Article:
Take the 2-minute tour ×
MathOverflow is a question and answer site for professional mathematicians. It's 100% free, no registration required.

What properties does a distribution (in the generalized function sense) has to have in order to be a function. That is, when is $T(\varphi) = \int f \varphi$ for some $f$?

share|improve this question
en.wikipedia.org/wiki/Radon–Nikodym_theorem –  Ryan Budney Feb 8 '10 at 2:35
Ryan: I think a bit more detail might be needed to show how one leverages the RN-theorem for measures to get an analogous result for distributions. (Also, link error.) –  Yemon Choi Feb 8 '10 at 2:43

3 Answers 3

up vote 7 down vote accepted

First of all, $T$ must have order zero, i.e., $|T(\varphi)|\le C(K)\sup|\varphi|$ for any test function $\varphi$ supported on a compact set $K$. By Riesz representation theorem, $T$ is a measure. To be a locally integrable function, it must be absolutely continuous with respect to the Lebesgue measure. One way to express this condition: $C(K)\to 0$ as the Lebesgue measure of $K$ tends to zero, which $K$ staying within a fixed compact set.

share|improve this answer
Do you have any references where I could learn the details of this? Thank you very much! –  commonname Feb 8 '10 at 2:55
Almost any introduction to distribution theory will contain the required ingredients for this argument. Personally, I learned it first from Rudin's functional analysis book. –  Harald Hanche-Olsen Feb 8 '10 at 3:14

I haven't thought about this carefully enough, but it seems that there is some ambiguity in your question about what the integral $\int f\varphi$ is supposed to mean. As Ryan and Leonid have said: if you want the representing function $f$ to be locally integrable then the Radon-Nikodym theorem is what you need.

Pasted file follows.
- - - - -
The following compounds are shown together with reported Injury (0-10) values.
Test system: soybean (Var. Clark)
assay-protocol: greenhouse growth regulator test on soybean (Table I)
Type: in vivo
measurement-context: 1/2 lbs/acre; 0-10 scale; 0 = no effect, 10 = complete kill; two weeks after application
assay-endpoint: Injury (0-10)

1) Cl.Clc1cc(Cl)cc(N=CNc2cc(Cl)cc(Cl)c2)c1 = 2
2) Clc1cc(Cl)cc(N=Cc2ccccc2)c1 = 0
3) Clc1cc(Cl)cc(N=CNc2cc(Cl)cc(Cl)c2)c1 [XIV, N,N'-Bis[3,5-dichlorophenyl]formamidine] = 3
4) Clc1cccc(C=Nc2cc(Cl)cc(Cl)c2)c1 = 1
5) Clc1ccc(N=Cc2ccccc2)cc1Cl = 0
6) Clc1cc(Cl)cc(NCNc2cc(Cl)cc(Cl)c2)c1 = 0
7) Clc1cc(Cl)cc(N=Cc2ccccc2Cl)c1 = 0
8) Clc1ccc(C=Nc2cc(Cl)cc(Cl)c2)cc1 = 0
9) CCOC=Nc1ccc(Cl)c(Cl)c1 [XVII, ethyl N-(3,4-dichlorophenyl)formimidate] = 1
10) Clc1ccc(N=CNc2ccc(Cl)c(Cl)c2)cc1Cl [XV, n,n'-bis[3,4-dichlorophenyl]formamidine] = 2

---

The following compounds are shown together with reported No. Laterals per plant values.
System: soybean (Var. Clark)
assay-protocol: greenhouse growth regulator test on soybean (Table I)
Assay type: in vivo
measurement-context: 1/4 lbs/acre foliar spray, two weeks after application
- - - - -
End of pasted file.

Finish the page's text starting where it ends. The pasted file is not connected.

On the other hand, if you allow principal-value integrals (which is probably not what you want, I'm guessing, but I wasn't sure from your question) then I think

$$ \varphi \mapsto \int_{\rm p.v.} \frac{\varphi(t)}{t}\ dt $$

would be a tempered distribution that is in some sense `represented by a function', even though the function is not everywhere locally integrable.

share|improve this answer

Assuming that the question is to be understood in the sense of when a distribution is represented by a locally integrable function, here is a characterisation which is perhaps more applicable than the solution already given: for each compact $K$ and each sequence $(\phi_n)$ of test functions with support in $K$ which are uniformly bounded and converge in the $L^1$-norm to zero, $T(\phi_n) \to 0$. This is because there is a nice, complete topology on $L^\infty(K)$ for which the test functions are dense, the dual is $L^1$ and the convergence is as above. There are several explicit descriptions of this topology---as a strict topoogy, as a mixed topology or as the Mackey topology for the duality $(L^\infty,L^1)$ (see the book "Saks Spaces and Applications to Functional Analysis").

share|improve this answer

Your Answer


By posting your answer, you agree to the privacy policy and terms of service.

Not the answer you're looking for? Browse other questions tagged or ask your own question.